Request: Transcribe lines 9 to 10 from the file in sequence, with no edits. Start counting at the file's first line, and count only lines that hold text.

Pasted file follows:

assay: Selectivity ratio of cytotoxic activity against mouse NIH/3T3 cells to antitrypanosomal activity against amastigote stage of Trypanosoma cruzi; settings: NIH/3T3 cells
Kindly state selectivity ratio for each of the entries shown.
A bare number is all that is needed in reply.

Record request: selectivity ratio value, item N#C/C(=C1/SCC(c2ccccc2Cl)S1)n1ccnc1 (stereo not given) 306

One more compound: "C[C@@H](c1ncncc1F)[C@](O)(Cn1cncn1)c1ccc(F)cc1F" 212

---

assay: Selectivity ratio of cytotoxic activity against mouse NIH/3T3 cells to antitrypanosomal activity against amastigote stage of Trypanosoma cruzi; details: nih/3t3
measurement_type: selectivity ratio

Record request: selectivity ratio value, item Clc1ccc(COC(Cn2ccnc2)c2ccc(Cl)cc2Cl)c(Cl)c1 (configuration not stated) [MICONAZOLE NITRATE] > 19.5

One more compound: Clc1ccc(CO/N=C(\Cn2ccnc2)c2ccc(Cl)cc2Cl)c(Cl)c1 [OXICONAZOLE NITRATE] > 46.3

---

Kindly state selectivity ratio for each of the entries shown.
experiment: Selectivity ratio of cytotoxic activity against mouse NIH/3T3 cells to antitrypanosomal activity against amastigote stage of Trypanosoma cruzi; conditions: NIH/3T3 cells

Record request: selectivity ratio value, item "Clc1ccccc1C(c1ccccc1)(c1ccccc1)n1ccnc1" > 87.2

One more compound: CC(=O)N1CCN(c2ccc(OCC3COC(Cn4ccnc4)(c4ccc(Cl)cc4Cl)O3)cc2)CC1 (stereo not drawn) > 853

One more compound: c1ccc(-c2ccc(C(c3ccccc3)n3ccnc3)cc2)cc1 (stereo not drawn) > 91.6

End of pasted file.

Record request: selectivity ratio value, item Clc1ccc(COC(Cn2ccnc2)c2ccc(Cl)cc2Cl)c(Cl)c1 (configuration not stated) [MICONAZOLE NITRATE] > 19.5

One more compound: Clc1ccc(CO/N=C(\Cn2ccnc2)c2ccc(Cl)cc2Cl)c(Cl)c1 [OXICONAZOLE NITRATE] > 46.3